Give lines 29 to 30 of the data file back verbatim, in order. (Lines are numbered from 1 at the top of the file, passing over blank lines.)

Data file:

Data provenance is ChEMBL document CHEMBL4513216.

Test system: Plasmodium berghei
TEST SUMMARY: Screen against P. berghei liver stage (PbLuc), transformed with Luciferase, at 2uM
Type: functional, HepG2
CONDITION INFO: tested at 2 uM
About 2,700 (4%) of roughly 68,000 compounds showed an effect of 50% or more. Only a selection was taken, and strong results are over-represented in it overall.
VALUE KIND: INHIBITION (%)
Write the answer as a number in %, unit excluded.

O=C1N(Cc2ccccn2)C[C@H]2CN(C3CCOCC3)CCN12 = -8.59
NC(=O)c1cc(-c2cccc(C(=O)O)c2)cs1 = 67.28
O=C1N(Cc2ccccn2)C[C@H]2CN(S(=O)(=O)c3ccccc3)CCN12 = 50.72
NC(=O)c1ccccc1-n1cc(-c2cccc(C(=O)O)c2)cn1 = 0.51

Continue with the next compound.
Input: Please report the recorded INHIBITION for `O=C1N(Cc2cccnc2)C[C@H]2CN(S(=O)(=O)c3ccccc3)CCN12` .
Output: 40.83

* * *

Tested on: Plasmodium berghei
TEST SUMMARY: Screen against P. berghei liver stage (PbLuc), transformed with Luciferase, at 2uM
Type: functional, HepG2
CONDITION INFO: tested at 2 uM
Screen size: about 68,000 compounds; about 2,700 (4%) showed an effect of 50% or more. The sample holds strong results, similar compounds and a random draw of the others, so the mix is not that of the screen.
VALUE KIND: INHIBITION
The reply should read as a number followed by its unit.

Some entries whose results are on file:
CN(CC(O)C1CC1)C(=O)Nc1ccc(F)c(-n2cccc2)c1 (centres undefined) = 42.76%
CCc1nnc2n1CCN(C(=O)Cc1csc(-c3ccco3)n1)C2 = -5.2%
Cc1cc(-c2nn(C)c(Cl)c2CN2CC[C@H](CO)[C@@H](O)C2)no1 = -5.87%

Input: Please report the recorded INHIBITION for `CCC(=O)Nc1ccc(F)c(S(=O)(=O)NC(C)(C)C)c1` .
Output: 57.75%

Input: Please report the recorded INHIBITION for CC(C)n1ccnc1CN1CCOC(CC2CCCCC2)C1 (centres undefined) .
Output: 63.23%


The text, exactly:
Output: 57.75%

Input: Please report the recorded INHIBITION for CC(C)n1ccnc1CN1CCOC(CC2CCCCC2)C1 (centres undefined) .